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Pakistan’s Budget Debate

June 11, 2015
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By: ASAD RIZVI (KARACHI)   Published on June 11, 2015

Budget is a clear shift in National priority, as it contained nothing that could prop up the artificially inflated debt-ridden economy. Therefore, FM Dar’s insistence that budget strategy is an economic move towards stability is not convincing. Rather, it more sounds like an assumption that if the economy is forcefully pushed higher by making entry adjustments it will magically become real. The economy is unnatural in many ways. No effort has been made to increase the number of taxpayers, which is less than 1/2 percent of the total 200 million population.

No determined attempt is visible to stop SBP’s monetizing of government borrowings via direct/indirect purchase of Treasury bills and Government paper that may once again give a free hand to government for excess spending to meet its inflated growth target of 5.5 percent and annual mark-up payments (debt financing) of Rs 1.3 billion, which could rise again.

This is one of the major factors for interbank market players’ recent reaction, as soon after the budget announcement, bond holders started demanding premium, pushing the cost of federal borrowing higher, which is costing 70 basis points more. 3-10-year PIB coupon ranging between 8.75 percent and 9.75 percent is too attractive for banks to invest in. Whereas, one-year Kibor is 7.24 percent.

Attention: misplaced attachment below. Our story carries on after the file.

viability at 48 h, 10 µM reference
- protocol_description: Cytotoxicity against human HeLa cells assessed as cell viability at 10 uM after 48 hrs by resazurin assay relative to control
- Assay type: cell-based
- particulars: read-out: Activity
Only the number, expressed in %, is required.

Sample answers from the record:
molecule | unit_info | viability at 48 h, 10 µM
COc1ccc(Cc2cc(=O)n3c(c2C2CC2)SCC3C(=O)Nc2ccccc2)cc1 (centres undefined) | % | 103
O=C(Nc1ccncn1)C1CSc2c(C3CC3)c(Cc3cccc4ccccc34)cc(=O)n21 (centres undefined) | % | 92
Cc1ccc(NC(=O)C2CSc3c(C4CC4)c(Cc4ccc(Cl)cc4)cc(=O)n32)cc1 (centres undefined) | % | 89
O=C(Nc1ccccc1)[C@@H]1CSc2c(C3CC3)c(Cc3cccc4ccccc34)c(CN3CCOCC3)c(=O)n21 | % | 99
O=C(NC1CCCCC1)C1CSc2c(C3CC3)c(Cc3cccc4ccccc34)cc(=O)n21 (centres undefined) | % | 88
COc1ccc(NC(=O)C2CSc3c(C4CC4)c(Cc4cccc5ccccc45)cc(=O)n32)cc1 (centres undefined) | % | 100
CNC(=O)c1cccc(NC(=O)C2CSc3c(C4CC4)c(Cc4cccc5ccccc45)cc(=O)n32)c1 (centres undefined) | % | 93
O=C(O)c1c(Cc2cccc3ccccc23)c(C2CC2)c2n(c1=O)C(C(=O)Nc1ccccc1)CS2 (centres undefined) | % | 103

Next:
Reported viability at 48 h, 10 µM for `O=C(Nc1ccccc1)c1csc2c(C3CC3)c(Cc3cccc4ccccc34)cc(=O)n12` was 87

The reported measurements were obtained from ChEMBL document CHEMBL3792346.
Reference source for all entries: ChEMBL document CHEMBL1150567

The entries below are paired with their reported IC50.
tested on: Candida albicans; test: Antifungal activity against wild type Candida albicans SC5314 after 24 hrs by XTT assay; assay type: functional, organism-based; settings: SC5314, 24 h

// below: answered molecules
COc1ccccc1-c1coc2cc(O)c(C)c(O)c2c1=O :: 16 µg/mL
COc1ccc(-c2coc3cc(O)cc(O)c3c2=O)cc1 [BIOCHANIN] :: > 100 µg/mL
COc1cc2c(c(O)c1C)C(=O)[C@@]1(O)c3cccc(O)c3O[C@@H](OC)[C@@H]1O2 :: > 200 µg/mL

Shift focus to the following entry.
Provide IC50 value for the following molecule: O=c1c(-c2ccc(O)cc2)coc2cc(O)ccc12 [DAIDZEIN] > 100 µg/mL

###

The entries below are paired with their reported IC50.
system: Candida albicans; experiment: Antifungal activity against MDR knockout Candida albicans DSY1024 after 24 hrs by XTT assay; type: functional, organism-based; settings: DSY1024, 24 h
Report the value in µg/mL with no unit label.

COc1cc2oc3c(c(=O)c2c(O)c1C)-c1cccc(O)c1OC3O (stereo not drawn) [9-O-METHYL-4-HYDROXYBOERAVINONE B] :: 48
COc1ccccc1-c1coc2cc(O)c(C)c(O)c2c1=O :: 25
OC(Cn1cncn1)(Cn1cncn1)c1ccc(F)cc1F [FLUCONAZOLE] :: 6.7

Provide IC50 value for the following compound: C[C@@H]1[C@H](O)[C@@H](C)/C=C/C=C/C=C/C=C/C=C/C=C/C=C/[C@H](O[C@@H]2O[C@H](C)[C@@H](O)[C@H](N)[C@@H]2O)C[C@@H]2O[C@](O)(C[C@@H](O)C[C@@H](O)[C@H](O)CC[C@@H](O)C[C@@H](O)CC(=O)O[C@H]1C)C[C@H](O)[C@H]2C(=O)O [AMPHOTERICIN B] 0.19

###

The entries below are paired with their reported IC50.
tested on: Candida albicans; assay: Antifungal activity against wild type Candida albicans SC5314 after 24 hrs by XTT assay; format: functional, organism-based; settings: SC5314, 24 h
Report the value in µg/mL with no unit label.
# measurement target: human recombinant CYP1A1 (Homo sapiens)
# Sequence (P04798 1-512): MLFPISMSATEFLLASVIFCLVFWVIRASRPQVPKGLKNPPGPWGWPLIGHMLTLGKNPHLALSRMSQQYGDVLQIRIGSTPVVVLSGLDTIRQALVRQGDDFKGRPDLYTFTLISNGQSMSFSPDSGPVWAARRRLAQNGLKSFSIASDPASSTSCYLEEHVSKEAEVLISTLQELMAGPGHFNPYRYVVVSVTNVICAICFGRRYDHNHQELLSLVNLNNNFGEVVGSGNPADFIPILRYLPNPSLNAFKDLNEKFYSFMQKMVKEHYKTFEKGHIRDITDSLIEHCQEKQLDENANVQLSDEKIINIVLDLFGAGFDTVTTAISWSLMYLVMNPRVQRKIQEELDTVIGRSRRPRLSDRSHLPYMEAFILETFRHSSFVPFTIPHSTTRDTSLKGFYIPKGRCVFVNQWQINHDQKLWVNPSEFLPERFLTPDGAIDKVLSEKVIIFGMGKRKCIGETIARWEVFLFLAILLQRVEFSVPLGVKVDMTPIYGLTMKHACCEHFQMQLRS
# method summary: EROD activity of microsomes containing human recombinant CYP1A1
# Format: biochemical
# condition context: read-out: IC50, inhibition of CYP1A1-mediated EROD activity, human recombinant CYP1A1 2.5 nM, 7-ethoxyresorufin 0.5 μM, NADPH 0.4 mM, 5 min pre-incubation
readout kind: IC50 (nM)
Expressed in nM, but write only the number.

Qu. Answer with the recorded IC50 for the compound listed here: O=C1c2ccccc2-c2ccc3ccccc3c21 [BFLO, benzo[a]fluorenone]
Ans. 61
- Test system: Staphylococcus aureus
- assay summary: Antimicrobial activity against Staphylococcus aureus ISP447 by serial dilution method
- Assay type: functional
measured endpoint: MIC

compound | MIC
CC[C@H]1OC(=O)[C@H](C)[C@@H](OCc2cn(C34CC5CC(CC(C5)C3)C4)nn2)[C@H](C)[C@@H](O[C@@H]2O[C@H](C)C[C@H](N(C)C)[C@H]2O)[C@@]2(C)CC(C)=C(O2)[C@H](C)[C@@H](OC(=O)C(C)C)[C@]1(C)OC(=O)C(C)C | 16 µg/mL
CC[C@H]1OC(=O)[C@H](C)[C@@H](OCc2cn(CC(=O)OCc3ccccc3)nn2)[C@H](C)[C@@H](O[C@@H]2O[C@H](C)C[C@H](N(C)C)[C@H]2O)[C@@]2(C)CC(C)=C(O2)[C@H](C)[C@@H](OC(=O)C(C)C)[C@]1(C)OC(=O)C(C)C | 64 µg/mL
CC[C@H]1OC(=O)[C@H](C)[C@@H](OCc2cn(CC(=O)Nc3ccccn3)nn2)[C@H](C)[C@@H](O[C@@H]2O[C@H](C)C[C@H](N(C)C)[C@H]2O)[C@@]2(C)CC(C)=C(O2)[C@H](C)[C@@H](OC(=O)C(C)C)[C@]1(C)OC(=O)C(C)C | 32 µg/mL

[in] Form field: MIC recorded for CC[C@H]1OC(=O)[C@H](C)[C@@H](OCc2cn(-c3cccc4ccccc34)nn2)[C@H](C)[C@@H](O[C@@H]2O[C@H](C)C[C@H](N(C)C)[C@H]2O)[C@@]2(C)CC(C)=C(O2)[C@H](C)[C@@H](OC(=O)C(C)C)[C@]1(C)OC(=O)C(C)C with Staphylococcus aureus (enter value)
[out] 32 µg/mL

Currently, 10-year Pakistan Investment Bond (PIB) when issued is dealt with at a 9.95% yield. In the last auction, 10-year cut-off yield was at 9.25 percent, 5-year cut-off yield was 8.10 percent and 3-year cut-off yield was 7.55 percent. Unless, central bank decides to keep market liquid and PIB coupon rate is slashed at the earliest by another 250-300 points and discount rate is gradually reduced by another 100 basis points (minimum), banks will never lend money to private sector. The government’s growth target of 5.5 percent is a wishful thinking because budget does not contain any growth stimulation recipe, hence liquid market and rate slash are the only choice.

Since budget has nothing notable to offer except for the increase in BISP, which truly speaking was launched by PPP and is so valuable that no government can dare withdraw from its portfolio.

Regrettably, the budget is designed in such a way that it is bound to increase spending and will once again fail to increase tax-to-GDP ratio. This means budget based policy continuation will see an increase in pace of debt and is unavoidable.

Based on budget facts, it is shocking to learn that the Finance Minister has agreed to consider a threshold of Rs 50,000 per transaction for applicability of 0.6 percent withholding tax on all banking instruments in response to a demand by the Senate Standing Committee on Finance, as members of committee think it will be counterproductive. I am not sure about Senator Talha Mehmood’s financial knowledge, as he is of the view that depositors would withdraw money from banks and keep it in lockers. I suggest that he should go to any bank and ask its bank manager to fill the largest size locker and check out how much money a locker can accommodate. The FM should not be misguided by such ideas as he is required to act in a responsible manner in the country’s best interests.

My pick of the decade is Asad Umer’s statement that he made during his speech in National Assembly. He demanded that tax on capital gains and property should be imposed. He also asked the government to impose tax on all agriculture incomes.

Imran Khan is also very vocal on the subject of taxation and therefore, I strongly believe that in the coming Khyber Pakhtunkhwa (KP) budget 2015-16, KP government, without any doubt, will impose taxes on all capital gains and property based on actual transacted amounts and on all agriculture incomes.

Copyright Business Recorder, 2015

http://www.brecorder.com/top-stories/0/1192829/

http://www.brecorder.com/pages/article/1194810/2015-06-11/budget-debate.html

Pakistan’s Pre-Budget Preview

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